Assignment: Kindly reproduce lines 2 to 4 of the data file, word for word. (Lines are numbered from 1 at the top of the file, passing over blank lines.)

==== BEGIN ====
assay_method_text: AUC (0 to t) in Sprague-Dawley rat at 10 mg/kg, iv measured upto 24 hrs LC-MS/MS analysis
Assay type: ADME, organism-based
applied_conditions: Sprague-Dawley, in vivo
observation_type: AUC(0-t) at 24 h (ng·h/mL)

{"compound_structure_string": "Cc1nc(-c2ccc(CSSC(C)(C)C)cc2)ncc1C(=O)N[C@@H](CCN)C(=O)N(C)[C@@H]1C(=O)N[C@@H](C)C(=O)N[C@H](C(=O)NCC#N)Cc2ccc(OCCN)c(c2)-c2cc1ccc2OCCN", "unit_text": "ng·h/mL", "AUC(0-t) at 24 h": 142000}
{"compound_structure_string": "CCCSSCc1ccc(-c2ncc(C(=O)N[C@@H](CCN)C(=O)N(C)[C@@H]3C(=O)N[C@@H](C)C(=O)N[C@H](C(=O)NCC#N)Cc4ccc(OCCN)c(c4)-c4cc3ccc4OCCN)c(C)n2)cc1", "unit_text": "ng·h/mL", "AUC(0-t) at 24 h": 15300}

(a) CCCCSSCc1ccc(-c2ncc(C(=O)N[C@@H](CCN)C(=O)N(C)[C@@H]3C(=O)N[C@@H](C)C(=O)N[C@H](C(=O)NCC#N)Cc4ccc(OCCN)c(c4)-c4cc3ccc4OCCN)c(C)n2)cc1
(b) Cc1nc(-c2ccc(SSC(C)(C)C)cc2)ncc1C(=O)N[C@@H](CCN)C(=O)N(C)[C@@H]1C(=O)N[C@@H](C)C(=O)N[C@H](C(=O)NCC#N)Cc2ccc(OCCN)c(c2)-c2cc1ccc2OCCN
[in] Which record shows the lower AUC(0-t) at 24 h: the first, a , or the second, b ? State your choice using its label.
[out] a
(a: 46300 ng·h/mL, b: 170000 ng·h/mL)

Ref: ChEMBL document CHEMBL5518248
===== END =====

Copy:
Assay type: ADME, organism-based
applied_conditions: Sprague-Dawley, in vivo
observation_type: AUC(0-t) at 24 h (ng·h/mL)